U.S. considering its very first over-the-counter birth control pill: Here’s who’s on board and who isn’t
At a time when access to contraception for American women is under political threat, two U.S. Food and Drug Administration (FDA) advisory committees have decided to consider an application to allow the sale of oral contraceptive pills over the counter.
The advisory committees will meet in November, the Financial Times reports, to consider the application submitted by HRA Pharma, a Paris-based pharmaceutical company owned by the Perrigo Company, to make its progesterone-only mini-pill available in the U.S. without a prescription.
Hormone-based pills have been the most common form of birth control in the U.S. since the 1960s, but they have always required a prescription so that health professionals can screen for medical conditions that could make their use risky.
The FDA is also in discussion with Cadence Health, according to the FT, over how it plans to sell the contraceptive pill in pharmacies.
Any decision made by the FDA will be put under a fierce political spotlight at a time when abortion and contraception rights have come under threat in the U.S.
When the Supreme Court announced its decision to overturn Roe v. Wade, Justice Clarence Thomas suggested in a concurring opinion that the court “should reconsider” its past Griswold v. Connecticut ruling, which codified rights to contraception access.
The FDA came under similar scrutiny when it loosened access to abortion pills in February—a move that was condemned by abortion opponents and praised by women’s rights advocates—and approved the over-the-counter emergency contraception Plan B in 2006.
“I don’t think it [birth control] is the next target. I think it is already a target,” Dana Singiser, founder of Contraceptive Access Initiative, told the FT. Singiser’s group is lobbying for over-the-counter access to birth control.
Who is on board?
In 2011, more than 3 million U.S. pregnancies—almost 45% of the total—were unintended, which means they were either unwanted or mistimed.
The American Medical Association, as well as the American Academy of Family Physicians and the American College of Obstetricians and Gynecologists, have urged the FDA to remove the prescription access barrier to contraception, arguing it would decrease the number of unwanted pregnancies.
AMA board member David H. Aizuss wrote in a statement that “access is one of the most cited reasons why patients do not use oral contraceptives, use them inconsistently, or discontinue use.” He added that “expanding [over-the-counter] access would make it easier for patients to properly use oral contraceptives, leading to fewer unplanned pregnancies.”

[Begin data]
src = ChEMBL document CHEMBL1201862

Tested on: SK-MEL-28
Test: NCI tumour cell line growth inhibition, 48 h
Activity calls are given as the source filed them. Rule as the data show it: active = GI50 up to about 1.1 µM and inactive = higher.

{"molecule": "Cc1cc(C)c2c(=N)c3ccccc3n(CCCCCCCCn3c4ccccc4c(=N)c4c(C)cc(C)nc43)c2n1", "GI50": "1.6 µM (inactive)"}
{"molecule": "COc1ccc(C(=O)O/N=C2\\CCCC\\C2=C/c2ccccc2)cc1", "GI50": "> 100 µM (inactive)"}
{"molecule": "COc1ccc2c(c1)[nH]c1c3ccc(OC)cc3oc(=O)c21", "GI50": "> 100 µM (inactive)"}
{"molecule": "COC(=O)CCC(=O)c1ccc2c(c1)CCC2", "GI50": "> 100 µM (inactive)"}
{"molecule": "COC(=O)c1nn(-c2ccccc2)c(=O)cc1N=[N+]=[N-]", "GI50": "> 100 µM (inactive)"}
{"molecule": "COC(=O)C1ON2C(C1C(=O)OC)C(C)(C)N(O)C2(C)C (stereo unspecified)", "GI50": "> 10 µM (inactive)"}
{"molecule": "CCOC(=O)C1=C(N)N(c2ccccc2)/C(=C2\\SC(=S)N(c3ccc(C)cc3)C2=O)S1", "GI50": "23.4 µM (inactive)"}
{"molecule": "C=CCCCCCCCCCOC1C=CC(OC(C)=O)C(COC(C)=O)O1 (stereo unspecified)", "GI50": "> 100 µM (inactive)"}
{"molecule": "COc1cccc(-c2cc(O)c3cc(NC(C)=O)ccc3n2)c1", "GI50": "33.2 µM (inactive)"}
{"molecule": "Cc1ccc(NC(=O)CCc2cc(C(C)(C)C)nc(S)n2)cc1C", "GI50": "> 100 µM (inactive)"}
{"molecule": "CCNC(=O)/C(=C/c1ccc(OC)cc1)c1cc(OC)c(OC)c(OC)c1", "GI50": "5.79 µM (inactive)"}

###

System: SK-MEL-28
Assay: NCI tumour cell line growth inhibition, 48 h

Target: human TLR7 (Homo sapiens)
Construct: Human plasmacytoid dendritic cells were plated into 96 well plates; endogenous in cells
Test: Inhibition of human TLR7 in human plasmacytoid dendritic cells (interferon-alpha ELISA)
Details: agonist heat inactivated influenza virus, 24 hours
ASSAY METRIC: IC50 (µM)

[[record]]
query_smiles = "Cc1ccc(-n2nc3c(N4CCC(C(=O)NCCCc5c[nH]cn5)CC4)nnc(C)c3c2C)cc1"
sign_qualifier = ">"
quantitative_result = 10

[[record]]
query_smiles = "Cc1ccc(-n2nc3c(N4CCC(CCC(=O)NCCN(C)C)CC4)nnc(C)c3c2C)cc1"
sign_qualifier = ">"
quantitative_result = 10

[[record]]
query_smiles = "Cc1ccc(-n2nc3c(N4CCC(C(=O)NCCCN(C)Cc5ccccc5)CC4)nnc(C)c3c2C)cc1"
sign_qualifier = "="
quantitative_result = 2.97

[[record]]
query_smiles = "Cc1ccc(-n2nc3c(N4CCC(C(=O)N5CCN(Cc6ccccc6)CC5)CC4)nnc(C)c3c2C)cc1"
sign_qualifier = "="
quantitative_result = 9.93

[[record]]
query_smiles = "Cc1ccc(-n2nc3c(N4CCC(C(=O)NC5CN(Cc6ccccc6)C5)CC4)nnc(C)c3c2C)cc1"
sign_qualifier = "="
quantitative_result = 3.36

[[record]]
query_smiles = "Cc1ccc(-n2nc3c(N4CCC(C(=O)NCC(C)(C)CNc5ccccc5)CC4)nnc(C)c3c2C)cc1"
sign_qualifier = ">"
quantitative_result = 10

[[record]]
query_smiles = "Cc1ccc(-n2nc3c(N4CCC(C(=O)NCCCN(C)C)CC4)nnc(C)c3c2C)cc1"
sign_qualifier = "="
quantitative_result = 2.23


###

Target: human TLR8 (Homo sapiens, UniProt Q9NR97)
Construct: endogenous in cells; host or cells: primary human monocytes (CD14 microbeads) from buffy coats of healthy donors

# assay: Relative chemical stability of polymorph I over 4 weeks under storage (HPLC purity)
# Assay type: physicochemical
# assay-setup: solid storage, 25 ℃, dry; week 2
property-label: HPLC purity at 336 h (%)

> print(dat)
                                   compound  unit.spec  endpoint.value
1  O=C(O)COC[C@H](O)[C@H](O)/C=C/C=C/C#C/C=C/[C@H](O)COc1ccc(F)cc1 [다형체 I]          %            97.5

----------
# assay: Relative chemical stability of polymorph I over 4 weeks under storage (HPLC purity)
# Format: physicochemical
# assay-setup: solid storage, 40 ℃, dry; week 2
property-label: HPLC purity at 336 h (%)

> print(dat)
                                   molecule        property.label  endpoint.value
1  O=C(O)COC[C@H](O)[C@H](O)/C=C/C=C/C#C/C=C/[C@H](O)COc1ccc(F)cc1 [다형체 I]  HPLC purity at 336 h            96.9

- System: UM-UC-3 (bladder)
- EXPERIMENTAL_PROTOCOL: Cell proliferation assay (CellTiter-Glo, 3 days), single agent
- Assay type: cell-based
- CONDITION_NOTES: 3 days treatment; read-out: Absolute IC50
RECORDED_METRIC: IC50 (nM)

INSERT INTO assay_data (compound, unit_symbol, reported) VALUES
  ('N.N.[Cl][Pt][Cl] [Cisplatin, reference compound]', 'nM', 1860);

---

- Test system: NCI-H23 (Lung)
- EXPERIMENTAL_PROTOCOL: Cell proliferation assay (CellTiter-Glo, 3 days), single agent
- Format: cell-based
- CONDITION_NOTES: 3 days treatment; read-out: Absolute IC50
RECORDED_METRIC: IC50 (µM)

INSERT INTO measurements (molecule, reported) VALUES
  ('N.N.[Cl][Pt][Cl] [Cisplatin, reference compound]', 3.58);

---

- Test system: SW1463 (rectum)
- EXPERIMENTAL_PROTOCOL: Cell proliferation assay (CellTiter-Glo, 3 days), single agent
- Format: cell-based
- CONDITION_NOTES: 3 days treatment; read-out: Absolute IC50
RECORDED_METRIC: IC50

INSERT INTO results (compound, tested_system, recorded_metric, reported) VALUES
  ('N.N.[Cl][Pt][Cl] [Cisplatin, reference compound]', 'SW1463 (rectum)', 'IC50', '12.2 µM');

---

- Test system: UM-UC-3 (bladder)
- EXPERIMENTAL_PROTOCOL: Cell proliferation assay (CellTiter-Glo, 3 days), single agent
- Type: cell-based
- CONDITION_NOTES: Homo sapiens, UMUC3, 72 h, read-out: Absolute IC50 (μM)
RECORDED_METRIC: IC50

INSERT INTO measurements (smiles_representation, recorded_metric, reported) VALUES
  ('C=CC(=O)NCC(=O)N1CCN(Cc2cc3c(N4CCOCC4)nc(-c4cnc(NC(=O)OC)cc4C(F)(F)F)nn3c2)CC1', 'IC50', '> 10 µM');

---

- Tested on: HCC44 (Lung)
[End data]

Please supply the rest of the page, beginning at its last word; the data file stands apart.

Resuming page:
In March, more than 50 Democratic lawmakers from the Pro-Choice Caucus wrote to the FDA urging the agency to make the pills more readily available. “We urge FDA to review applications for over-the-counter birth control pills without delay and based solely on the data,” the House’s Pro-Choice Caucus said in the March letter.
Selling birth control pills over the counter would make contraception more accessible to those without regular access to health care providers, such as the uninsured, those who live in rural areas, and young people on parental insurance who may not want their parents to know they are using birth control.
And while this is the first time a U.S. agency is considering making the pill available over the counter, around the world more than 100 countries currently provide the pill without a prescription.
…and who isn’t?
In July, an attempt by Senate Democrats to pass a bill to enshrine conception access into federal law was blocked by Republican lawmakers. Sen. Joni Ernst (R-Iowa) noted at the time that the bill “purposefully goes far beyond the scope of contraception,” arguing it could fund abortion providers and protect abortion-inducing drugs.
Ernst now seeks to pass her own bill that would expedite over-the-counter access to birth control, without codifying access to the pill in all states.
There are also fears over the medical risks of oral-contraceptive birth control. Kristan Hawkins, president of Students for Life of America, told the FT that she has “tremendous concerns” about giving the drugs to children without adult involvement, particularly given the potential for side effects.
“It’s wise to have medically supervised distribution of such drugs so that women survive their exposure to them,” she said.
But advocates of HRA’s mini-pill, or progestin-only pill, note that the pill has fewer safety concerns than its substitutes. The pill contains a single synthetic hormone, progestin, which prevents pregnancy by blocking sperm from the cervix, rather than a combined pill including estrogen, which has a higher risk of causing blood clots.
HRA Pharma notes that it has gone through lengthy trials as part of a seven-year pre-application process for over-the-counter access.
“The pill has been on the market for 60 years. Women know how to use it; they know that it’s basically safe to use. So it makes sense that the pill is also offered as a choice to be available over the counter without prescription,” said Frédérique Welgryn, HRA’s chief strategic operations and innovation officer.
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